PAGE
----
Long-chain n-3 polyunsaturated fatty acids: new insights into mechanisms relating to inflammation and coronary heart disease

Baukje De Roos, Yiannis Mavrommatis, Ingeborg A Brouwer

    Research output: Contribution to journalArticle

    99 Citations (Scopus)

    Abstract

    Evidence from observational studies, prospective cohort studies and randomized clinical intervention studies indicate that moderate doses of long-chain n-3 polyunsaturated fatty acids (LC n-3 PUFA) significantly decrease risk of fatal coronary heart disease (CHD). Higher doses and longer duration of intervention may also protect from non-fatal CHD events. The exact mechanisms through which LC n-3 PUFA has an effect on CHD are not well established but may include a decrease in fasting and postprandial triacylglycerol levels, a decrease in arrhythmias, modulation of platelet aggregation and decreased synthesis of pro-inflammatory agents. The mechanistic relation between LC n-3 PUFA and inflammation has attracted great interest, and in vitro studies have revealed that these fatty acids decrease endothelial activation, affect eicosanoid metabolism (including epoxygenation pathways) and induce inflammatory resolution. However, the effects of LC n-3 PUFA on established biomarkers of inflammation and endothelial activation in vivo are not strong. Consequently we need new and more sensitive and systemic biomarkers to reveal the effects of LC n-3 PUFA on localized inflammatory processes.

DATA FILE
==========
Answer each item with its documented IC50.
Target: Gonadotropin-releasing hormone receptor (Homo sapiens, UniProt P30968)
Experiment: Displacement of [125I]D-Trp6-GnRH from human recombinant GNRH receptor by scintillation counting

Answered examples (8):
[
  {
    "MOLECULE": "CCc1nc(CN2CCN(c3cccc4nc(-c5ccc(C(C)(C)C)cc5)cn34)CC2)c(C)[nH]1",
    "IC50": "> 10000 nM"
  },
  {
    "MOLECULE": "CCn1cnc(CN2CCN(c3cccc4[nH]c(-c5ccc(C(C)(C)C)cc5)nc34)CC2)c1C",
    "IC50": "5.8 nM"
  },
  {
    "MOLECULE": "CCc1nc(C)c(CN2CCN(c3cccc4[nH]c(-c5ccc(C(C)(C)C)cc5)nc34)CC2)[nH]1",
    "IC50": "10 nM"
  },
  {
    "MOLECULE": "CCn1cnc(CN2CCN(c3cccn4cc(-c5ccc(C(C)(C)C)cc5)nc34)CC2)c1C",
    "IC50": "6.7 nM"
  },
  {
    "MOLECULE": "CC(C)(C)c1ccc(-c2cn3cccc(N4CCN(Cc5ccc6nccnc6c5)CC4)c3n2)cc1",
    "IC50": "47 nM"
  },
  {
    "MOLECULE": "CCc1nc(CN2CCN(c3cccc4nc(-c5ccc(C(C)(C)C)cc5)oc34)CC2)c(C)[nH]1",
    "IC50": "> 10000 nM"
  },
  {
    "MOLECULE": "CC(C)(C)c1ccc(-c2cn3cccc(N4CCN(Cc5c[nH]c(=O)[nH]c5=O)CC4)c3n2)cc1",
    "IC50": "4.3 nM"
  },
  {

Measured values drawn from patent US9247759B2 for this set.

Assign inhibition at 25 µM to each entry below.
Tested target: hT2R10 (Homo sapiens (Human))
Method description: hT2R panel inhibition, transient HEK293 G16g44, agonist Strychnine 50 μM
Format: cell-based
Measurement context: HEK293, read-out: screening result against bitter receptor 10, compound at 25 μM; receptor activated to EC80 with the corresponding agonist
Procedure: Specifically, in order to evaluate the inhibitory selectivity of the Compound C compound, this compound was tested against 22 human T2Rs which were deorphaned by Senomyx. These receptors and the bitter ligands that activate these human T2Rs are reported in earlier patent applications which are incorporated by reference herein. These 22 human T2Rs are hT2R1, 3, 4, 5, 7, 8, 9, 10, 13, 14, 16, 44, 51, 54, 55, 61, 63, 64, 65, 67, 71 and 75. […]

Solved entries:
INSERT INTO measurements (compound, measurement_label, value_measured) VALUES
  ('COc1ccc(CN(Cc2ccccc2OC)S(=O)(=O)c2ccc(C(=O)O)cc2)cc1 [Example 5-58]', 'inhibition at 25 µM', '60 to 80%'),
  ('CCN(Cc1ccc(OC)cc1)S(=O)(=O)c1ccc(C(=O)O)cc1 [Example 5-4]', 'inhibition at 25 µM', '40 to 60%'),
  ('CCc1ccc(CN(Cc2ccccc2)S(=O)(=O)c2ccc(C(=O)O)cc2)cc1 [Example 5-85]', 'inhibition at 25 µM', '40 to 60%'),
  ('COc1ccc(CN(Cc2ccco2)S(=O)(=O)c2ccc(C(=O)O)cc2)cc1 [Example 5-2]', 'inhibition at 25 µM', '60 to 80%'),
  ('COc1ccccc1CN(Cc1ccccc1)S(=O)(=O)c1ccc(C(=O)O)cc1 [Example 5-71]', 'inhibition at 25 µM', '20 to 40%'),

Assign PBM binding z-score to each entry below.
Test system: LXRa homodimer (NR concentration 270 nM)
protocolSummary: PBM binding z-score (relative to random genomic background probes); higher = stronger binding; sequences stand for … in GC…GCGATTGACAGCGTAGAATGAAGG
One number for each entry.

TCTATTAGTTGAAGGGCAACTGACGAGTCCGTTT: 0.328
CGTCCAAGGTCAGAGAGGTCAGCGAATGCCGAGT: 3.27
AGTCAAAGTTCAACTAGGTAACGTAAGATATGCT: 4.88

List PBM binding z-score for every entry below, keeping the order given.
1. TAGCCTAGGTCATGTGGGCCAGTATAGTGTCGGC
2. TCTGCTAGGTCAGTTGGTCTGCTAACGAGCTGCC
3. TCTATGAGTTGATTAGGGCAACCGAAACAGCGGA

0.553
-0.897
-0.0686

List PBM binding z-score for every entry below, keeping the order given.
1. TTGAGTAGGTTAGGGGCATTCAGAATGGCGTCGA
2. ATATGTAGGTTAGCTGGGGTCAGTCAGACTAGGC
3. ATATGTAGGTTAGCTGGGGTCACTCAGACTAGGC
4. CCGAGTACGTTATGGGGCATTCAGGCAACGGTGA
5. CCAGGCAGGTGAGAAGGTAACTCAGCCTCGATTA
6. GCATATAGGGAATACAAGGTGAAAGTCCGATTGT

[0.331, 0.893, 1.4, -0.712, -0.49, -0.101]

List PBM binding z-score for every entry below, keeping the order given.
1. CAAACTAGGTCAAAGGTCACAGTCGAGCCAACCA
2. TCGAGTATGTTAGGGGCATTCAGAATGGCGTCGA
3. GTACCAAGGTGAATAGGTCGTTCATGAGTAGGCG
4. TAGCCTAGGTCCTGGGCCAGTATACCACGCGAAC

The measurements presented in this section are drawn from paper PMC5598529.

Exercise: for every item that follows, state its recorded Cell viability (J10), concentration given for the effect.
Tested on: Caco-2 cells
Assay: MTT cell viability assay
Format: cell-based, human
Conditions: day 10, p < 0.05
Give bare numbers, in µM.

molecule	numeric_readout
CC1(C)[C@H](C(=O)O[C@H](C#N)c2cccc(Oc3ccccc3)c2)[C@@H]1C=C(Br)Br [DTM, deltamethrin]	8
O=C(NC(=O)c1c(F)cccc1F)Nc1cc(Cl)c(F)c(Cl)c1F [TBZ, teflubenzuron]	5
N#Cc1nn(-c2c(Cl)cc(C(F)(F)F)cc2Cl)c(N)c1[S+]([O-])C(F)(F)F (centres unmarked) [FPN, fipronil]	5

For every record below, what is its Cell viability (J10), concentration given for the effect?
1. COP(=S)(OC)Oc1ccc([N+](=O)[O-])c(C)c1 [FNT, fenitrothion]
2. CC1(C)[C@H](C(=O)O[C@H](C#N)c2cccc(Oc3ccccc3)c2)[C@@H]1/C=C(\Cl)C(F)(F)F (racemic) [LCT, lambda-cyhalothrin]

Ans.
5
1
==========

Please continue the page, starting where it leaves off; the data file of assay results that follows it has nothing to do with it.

Original languageEnglish
    Pages (from-to)413-428
    Number of pages16
    JournalBritish Journal of Pharmacology
    Volume158
    Issue number2
    Early online date5 May 2009
    DOIs
    Publication statusPublished - Sep 2009

    Keywords

    • animals
    • biological markers
    • clinical trials as topic
    • coronary disease
    • dose-response relationship, drug
    • fatty acids, omega-3
    • humans
    • inflammation
    • fish oil
    • LC n-3 PUFA
    • mechanisms
    • coronary heart disease

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